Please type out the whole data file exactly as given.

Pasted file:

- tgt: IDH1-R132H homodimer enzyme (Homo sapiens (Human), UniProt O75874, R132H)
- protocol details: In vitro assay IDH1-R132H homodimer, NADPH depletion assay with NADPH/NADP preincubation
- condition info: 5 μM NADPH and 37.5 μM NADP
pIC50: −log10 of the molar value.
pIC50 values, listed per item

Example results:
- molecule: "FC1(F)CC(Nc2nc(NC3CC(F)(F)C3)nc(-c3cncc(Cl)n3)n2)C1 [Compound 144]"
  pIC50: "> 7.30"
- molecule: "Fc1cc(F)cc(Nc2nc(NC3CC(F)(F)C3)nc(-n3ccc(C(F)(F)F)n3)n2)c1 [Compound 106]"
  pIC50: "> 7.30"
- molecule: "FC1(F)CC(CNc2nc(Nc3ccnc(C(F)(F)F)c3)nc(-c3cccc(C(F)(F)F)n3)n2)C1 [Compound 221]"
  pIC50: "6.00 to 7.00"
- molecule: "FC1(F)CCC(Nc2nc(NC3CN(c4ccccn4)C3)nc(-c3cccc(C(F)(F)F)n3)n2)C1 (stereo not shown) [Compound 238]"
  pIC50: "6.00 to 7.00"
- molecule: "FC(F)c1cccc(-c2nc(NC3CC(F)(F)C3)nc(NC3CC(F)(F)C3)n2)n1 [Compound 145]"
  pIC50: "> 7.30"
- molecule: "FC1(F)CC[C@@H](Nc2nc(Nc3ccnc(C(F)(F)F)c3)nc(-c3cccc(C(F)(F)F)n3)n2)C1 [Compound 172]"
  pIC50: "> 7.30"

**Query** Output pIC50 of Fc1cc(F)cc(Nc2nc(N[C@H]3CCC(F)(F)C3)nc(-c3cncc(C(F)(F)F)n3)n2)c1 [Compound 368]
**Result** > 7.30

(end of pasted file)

- tgt: IDH1-R132H homodimer enzyme (Homo sapiens (Human), UniProt O75874, R132H)
- protocol details: In vitro assay IDH1-R132H homodimer, NADPH depletion assay with NADPH/NADP preincubation
- condition info: 5 μM NADPH and 37.5 μM NADP
pIC50: −log10 of the molar value.
pIC50 values, listed per item

Example results:
- molecule: "FC1(F)CC(Nc2nc(NC3CC(F)(F)C3)nc(-c3cncc(Cl)n3)n2)C1 [Compound 144]"
  pIC50: "> 7.30"
- molecule: "Fc1cc(F)cc(Nc2nc(NC3CC(F)(F)C3)nc(-n3ccc(C(F)(F)F)n3)n2)c1 [Compound 106]"
  pIC50: "> 7.30"
- molecule: "FC1(F)CC(CNc2nc(Nc3ccnc(C(F)(F)F)c3)nc(-c3cccc(C(F)(F)F)n3)n2)C1 [Compound 221]"
  pIC50: "6.00 to 7.00"
- molecule: "FC1(F)CCC(Nc2nc(NC3CN(c4ccccn4)C3)nc(-c3cccc(C(F)(F)F)n3)n2)C1 (stereo not shown) [Compound 238]"
  pIC50: "6.00 to 7.00"
- molecule: "FC(F)c1cccc(-c2nc(NC3CC(F)(F)C3)nc(NC3CC(F)(F)C3)n2)n1 [Compound 145]"
  pIC50: "> 7.30"
- molecule: "FC1(F)CC[C@@H](Nc2nc(Nc3ccnc(C(F)(F)F)c3)nc(-c3cccc(C(F)(F)F)n3)n2)C1 [Compound 172]"
  pIC50: "> 7.30"

**Query** Output pIC50 of Fc1cc(F)cc(Nc2nc(N[C@H]3CCC(F)(F)C3)nc(-c3cncc(C(F)(F)F)n3)n2)c1 [Compound 368]
**Result** > 7.30